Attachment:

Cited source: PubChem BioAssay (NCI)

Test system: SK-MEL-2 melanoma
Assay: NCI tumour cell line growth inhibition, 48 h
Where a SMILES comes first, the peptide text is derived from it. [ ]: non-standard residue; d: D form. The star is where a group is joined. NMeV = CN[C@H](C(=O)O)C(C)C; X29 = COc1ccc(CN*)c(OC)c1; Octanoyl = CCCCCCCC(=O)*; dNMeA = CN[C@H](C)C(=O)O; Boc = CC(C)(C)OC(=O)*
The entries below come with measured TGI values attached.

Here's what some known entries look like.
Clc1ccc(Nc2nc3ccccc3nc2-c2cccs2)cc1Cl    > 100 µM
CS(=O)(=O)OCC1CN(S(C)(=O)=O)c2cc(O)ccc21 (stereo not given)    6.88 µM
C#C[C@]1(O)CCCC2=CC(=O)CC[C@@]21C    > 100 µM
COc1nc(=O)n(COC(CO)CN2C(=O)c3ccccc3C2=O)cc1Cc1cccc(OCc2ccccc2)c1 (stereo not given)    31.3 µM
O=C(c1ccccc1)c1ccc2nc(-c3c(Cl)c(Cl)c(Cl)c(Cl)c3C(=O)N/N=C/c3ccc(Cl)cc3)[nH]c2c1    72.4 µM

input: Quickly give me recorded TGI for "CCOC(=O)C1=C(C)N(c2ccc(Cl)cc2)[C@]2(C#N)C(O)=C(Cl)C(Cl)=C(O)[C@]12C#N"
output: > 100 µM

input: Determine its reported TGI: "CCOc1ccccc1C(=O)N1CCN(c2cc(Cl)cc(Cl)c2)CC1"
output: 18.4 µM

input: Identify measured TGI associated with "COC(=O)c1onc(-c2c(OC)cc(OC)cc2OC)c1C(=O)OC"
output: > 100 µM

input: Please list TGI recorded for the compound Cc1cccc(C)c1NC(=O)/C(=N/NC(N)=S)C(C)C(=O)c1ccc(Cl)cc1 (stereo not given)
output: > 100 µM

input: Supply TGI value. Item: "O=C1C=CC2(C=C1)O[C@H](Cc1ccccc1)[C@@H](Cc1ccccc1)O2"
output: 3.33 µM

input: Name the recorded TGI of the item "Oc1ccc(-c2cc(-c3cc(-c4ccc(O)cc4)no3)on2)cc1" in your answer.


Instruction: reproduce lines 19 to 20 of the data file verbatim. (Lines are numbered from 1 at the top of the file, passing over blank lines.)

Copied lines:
output: > 100 µM

input: Supply TGI value. Item: "O=C1C=CC2(C=C1)O[C@H](Cc1ccccc1)[C@@H](Cc1ccccc1)O2"